21 January 2018, Sunday, 11:11

Market traders given 6-month delay


The authorities postponed the introduction of new rules for market traders.

It follows from the document received by the organisation Perspective from a deputy minister of economy. It confirms that the current certification procedures remain in force.

“The State Standartisation Committee says it didn't release any legal acts to change the rules of confirming the requirements of the Customs Union's technical regulations 017/2011 “On safety of light industry products” for sole traders paying the single tax on December 1, 2013.

The ministry says the Eurasian Economic Commission discusses two amendments to the technical regulations on safety of light industry products at the suggestion of Belarus.

“The certification and declaration of conformity of finished goods will be carried out on the ground of materials test certificates that will allow to reduce the applicant's expanses on conformity assessment. The compulsory certification will be replaced by the declaration of conformity for a number of products,” the reply of the Ministry of Economy says.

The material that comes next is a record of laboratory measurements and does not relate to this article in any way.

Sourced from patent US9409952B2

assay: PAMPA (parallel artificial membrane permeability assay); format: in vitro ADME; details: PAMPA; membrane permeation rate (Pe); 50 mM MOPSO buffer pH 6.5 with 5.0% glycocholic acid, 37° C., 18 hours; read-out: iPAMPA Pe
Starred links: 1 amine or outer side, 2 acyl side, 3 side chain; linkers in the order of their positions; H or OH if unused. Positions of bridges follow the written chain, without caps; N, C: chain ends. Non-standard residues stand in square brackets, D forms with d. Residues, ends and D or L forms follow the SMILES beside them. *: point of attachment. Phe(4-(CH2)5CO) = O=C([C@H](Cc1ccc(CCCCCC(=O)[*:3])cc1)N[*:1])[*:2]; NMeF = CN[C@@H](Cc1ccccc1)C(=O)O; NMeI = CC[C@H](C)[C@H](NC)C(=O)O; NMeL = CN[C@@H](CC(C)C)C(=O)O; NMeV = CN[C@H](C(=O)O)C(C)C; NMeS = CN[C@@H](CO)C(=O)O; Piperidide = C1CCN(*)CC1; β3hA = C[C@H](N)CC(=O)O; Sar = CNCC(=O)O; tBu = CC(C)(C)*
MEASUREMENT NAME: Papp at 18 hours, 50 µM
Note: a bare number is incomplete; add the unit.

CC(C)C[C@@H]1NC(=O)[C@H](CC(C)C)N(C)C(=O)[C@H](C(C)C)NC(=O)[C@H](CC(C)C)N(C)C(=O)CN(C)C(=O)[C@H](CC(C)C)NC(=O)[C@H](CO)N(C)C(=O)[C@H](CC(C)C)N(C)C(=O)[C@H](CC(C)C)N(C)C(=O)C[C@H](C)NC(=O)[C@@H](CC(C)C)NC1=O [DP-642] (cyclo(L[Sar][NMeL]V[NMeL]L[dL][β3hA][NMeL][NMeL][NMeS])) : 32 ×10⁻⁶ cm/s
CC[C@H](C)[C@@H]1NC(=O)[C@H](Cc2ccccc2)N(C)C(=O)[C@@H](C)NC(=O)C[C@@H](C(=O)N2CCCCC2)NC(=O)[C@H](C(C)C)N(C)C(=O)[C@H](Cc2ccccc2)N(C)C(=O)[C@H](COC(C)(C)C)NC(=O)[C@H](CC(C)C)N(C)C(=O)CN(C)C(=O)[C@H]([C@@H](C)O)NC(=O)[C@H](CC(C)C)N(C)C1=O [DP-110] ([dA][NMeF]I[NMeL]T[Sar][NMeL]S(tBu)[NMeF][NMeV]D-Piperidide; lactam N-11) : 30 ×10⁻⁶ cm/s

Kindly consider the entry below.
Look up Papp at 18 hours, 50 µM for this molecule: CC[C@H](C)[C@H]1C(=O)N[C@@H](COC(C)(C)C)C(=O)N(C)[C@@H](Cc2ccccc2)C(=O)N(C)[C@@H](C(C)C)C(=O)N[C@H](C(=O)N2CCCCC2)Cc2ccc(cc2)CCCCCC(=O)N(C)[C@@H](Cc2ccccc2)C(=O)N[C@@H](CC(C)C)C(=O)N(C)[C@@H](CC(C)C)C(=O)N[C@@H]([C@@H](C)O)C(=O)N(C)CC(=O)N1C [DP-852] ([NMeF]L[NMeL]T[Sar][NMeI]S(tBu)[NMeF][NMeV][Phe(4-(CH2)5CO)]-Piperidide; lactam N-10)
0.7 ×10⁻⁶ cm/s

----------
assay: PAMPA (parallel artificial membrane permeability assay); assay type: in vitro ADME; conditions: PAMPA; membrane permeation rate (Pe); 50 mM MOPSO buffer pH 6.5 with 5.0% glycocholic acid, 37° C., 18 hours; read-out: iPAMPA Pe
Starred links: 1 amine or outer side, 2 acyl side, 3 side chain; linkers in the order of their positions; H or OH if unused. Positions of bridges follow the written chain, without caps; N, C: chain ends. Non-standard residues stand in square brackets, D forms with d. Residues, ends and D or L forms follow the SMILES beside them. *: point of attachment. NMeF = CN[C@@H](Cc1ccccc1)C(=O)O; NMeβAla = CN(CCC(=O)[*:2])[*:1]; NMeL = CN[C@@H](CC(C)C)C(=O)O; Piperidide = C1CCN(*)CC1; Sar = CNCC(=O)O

Belarusian deputy PM Piotr Prakapovich said at a meeting with representatives of business groups on November 15 that the transition period of simplified certification for market traders would end on December 1. However, this date wasn't mentioned in the final protocol. Businessmen didn't rule out the possibility of changes in the tax legislation that would affect them.

The uncertain situation made sole traders discuss a possible work stoppage due to a possible introduction of stricter rules of selling light industry products. Market traders in Barysau, Zhodzina and Rahachou didn't work on December 1, but most market sellers continued to work.

“We have stopped this mess for now. We managed to convince the government not to take the measures announced by deputy PM Prakapovich, namely compulsory certification for all starting December 1. We still have many problems, but all should know that we will win. We are struggling for the right thing. We are a part of society that the authorities cannot ignore,” market traders say.